In similar fashion, Tatyana and Olga are portrayed as unsophisticated young women, each full of romantic yearning in their different ways. Both are capable of high spirits even though they differ temperamentally and Tatyana having sent her letter to her ‘Mr. Darcy’ throws her clothes around her bedroom ecstatically before going to sleep exhausted. By the time Onegin returns to her however, Tatyana has become the dutiful but still young wife of Prince Gremin who although a good deal older than she, is still an attractive and indeed a noble man. Far from lessening the tensions surrounding Tatyana’s rejection of Onegin though, this device makes it clear that Tatyana has feelings for Gremin that Onegin can never understand; however much he believes himself to have changed.

The singing in this production was almost uniformly excellent in this Bristol performance. Amanda Roocroft’s wonderful soprano was sheer delight and Vladimir Moroz’s baritone came over as another triumph of Russian vocal training, not entirely unreminiscent of the younger Hvorotovsky. Brindley Sherratt made a superb and sonorous Gremin while Ekaterina Semenchuk (Olga,) Suzanne Murphy (Mme Larina) and Linda Ormiston (Filipyevna) were all in excellent voice. Robert Tear as M. Triquet sang his cameo role with wily experience and all of the musicianship that has characterised his distinguished career.

A particular attraction of this production was the opportunity to hear Marius Brenciu as Lensky, as anyone capable of winning both of the prizes in the Cardiff Singer of the World competition (as it was called in 2001) would be, naturally enough. His singing in Act Two, scene one, fully lived up to his reputation, showing his voice to be as accurate and exciting as might have been expected. At other times, however, he was less engrossing, seeming to be having problems with accuracy of pitch and lacking subtlety in expression. Perhaps he was having a bad night, as happens to everyone at one time or another, but he is clearly a remarkable singer at his best.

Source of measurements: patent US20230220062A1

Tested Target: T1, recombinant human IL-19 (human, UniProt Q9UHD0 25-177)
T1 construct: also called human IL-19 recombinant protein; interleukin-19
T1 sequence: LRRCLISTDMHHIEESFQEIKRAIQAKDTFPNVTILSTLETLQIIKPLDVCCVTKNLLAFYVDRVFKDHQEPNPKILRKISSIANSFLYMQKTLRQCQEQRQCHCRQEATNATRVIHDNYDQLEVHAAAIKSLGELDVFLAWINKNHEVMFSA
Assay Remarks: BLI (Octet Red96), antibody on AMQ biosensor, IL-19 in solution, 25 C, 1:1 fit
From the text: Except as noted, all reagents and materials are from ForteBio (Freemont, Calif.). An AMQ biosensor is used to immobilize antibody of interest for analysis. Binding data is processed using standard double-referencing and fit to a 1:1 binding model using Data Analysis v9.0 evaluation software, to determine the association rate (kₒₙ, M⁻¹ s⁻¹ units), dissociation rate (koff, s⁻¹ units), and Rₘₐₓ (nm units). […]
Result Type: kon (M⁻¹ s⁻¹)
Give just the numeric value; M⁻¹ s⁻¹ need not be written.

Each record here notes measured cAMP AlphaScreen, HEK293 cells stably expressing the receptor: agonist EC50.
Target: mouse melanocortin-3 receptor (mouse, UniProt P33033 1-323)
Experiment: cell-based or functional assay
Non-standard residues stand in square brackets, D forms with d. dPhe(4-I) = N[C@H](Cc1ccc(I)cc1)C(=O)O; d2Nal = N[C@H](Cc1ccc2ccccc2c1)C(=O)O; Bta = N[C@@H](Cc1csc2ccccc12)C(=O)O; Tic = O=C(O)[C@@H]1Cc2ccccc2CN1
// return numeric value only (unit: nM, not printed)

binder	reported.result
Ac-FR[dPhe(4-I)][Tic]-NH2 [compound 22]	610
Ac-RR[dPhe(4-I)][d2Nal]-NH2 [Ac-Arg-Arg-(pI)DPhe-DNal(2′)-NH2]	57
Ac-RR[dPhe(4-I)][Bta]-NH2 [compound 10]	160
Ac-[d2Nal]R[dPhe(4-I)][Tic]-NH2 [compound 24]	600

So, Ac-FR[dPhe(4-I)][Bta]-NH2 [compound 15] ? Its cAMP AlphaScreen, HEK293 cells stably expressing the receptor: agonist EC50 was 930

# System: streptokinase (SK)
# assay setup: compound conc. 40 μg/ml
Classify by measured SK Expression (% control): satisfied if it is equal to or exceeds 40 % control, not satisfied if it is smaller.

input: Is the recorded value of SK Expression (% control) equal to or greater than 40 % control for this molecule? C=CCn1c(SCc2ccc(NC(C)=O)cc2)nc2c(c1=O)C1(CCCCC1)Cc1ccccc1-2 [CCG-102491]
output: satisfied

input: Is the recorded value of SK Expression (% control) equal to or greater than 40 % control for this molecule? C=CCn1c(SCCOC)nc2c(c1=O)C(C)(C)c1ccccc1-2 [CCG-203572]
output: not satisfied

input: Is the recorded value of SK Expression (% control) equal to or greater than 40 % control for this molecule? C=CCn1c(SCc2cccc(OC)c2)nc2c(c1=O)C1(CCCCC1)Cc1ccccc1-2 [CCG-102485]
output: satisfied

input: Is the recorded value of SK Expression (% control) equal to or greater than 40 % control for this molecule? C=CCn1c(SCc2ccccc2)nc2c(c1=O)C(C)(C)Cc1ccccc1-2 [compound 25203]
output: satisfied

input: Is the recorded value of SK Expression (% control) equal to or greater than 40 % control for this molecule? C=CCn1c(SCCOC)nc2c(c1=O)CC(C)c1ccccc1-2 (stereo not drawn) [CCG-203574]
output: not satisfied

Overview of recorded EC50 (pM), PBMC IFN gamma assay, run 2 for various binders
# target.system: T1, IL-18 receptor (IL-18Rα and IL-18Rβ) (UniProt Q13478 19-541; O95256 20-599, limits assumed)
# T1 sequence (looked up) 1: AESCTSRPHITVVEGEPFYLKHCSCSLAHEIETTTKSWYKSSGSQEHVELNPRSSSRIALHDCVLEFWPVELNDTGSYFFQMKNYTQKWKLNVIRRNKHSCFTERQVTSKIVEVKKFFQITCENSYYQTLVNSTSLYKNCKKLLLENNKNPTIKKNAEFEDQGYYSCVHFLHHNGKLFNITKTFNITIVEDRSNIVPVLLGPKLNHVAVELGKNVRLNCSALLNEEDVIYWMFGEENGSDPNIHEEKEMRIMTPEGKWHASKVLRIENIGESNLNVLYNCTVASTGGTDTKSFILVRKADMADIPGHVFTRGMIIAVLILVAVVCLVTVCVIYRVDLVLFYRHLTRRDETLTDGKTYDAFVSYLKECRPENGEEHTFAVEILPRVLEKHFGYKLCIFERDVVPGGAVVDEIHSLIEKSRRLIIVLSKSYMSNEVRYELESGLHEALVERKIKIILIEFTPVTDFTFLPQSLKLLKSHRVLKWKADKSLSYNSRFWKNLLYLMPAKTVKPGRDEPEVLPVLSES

Tugan Sokhiev is a remarkable conductor too. His fast-growing reputation as a musician of exceptional merit was fully justified by this production in which it was self-evident that he is already fitting into Carlo Rizzi’s shoes extremely ably. His next WNO project is a new production of La Traviata in May, an event to which I look forward with keen anticipation.

Bill Kenny

Director: James Macdonald

Conductor: Tugan Sokhiev
Designer: Tobias Hoheisel

Lighting: Andreas Grüter
Choreographer:
Stuart Hopps
Music Coach: Larissa Gergieva
Language Coaches: Anastassia Mozina / John Asquith


Cast

Tatyana:
Amanda Roocroft

Onegin: Vladimir Moroz

Lensky: Marius Brenciu

Olga: Ekaterina Semenchuk

Mme. Larina: Suzanne Murphy
Filipyevna: Linda Ormiston
M. Triquet:
Robert Tear

Prince Gremin: Brindley Sherratt

Captain and Zaretsky: David Soar
Peasant Leader: Philip Lloyd-Evans
Guillot: Philip Lloyd Holtam
WNO Orchestra and Chorus